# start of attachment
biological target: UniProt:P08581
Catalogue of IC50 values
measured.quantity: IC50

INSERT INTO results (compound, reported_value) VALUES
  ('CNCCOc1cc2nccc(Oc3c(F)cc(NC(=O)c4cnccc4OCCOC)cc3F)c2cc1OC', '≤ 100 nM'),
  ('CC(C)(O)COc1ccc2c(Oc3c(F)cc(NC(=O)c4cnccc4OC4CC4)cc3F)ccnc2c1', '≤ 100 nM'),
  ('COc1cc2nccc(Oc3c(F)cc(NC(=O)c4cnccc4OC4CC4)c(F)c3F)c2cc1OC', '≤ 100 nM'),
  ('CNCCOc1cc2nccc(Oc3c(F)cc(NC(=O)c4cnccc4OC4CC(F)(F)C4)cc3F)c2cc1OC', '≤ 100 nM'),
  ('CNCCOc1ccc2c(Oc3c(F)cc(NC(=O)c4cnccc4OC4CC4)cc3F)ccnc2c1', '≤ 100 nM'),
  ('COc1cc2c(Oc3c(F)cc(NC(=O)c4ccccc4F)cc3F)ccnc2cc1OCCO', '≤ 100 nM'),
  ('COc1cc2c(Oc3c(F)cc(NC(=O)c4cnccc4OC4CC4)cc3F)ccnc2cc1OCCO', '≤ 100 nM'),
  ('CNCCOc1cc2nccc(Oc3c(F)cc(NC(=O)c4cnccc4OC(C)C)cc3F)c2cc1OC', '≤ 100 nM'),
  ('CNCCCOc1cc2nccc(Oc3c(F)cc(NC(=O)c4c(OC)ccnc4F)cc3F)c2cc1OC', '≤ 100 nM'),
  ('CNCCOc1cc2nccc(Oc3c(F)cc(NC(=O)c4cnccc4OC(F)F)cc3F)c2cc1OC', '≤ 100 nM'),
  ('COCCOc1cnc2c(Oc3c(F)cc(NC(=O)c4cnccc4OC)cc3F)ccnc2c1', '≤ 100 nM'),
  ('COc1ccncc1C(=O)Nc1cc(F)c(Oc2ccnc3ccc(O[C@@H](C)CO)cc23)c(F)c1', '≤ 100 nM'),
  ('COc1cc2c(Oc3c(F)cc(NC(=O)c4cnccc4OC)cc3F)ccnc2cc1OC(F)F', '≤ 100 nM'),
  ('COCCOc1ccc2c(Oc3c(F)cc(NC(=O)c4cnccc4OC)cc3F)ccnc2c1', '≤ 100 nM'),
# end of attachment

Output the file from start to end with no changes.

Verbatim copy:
biological target: UniProt:P08581
Catalogue of IC50 values
measured.quantity: IC50

INSERT INTO results (compound, reported_value) VALUES
  ('CNCCOc1cc2nccc(Oc3c(F)cc(NC(=O)c4cnccc4OCCOC)cc3F)c2cc1OC', '≤ 100 nM'),
  ('CC(C)(O)COc1ccc2c(Oc3c(F)cc(NC(=O)c4cnccc4OC4CC4)cc3F)ccnc2c1', '≤ 100 nM'),
  ('COc1cc2nccc(Oc3c(F)cc(NC(=O)c4cnccc4OC4CC4)c(F)c3F)c2cc1OC', '≤ 100 nM'),
  ('CNCCOc1cc2nccc(Oc3c(F)cc(NC(=O)c4cnccc4OC4CC(F)(F)C4)cc3F)c2cc1OC', '≤ 100 nM'),
  ('CNCCOc1ccc2c(Oc3c(F)cc(NC(=O)c4cnccc4OC4CC4)cc3F)ccnc2c1', '≤ 100 nM'),
  ('COc1cc2c(Oc3c(F)cc(NC(=O)c4ccccc4F)cc3F)ccnc2cc1OCCO', '≤ 100 nM'),
  ('COc1cc2c(Oc3c(F)cc(NC(=O)c4cnccc4OC4CC4)cc3F)ccnc2cc1OCCO', '≤ 100 nM'),
  ('CNCCOc1cc2nccc(Oc3c(F)cc(NC(=O)c4cnccc4OC(C)C)cc3F)c2cc1OC', '≤ 100 nM'),
  ('CNCCCOc1cc2nccc(Oc3c(F)cc(NC(=O)c4c(OC)ccnc4F)cc3F)c2cc1OC', '≤ 100 nM'),
  ('CNCCOc1cc2nccc(Oc3c(F)cc(NC(=O)c4cnccc4OC(F)F)cc3F)c2cc1OC', '≤ 100 nM'),
  ('COCCOc1cnc2c(Oc3c(F)cc(NC(=O)c4cnccc4OC)cc3F)ccnc2c1', '≤ 100 nM'),
  ('COc1ccncc1C(=O)Nc1cc(F)c(Oc2ccnc3ccc(O[C@@H](C)CO)cc23)c(F)c1', '≤ 100 nM'),
  ('COc1cc2c(Oc3c(F)cc(NC(=O)c4cnccc4OC)cc3F)ccnc2cc1OC(F)F', '≤ 100 nM'),
  ('COCCOc1ccc2c(Oc3c(F)cc(NC(=O)c4cnccc4OC)cc3F)ccnc2c1', '≤ 100 nM'),